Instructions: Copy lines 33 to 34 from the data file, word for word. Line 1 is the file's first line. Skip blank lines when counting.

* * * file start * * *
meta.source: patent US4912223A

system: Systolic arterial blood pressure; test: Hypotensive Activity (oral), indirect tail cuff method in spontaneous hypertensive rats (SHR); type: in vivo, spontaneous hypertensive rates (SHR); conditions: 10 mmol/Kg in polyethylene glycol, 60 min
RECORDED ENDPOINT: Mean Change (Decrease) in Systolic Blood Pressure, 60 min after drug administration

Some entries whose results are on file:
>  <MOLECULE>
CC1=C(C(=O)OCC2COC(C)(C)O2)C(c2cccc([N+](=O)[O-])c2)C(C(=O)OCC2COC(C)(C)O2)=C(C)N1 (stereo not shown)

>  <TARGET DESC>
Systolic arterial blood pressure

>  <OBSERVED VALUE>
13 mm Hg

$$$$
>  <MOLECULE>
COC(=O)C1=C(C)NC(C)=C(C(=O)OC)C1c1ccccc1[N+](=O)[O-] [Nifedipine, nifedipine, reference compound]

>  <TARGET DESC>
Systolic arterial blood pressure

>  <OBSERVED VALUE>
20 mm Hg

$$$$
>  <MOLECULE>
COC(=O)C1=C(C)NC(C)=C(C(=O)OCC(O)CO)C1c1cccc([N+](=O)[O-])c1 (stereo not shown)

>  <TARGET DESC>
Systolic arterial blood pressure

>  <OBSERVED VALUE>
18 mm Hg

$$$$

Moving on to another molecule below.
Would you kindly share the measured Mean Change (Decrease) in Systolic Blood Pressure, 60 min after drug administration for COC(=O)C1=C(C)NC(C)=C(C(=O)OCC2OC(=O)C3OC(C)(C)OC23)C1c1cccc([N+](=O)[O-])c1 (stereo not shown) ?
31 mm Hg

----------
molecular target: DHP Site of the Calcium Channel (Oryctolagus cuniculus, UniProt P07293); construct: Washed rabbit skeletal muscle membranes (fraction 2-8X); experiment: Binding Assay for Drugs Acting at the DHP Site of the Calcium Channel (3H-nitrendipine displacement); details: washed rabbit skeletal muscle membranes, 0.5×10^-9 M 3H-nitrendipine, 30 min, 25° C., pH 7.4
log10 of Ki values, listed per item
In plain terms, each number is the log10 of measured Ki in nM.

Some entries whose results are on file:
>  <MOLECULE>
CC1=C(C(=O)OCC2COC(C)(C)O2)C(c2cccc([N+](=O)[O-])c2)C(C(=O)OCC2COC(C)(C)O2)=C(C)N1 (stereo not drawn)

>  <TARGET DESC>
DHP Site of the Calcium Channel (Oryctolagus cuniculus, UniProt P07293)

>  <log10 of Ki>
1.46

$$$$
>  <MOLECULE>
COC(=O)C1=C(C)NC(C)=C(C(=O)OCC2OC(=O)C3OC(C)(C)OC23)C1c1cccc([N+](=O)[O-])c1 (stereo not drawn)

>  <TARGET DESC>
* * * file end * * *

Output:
Some entries whose results are on file:
>  <MOLECULE>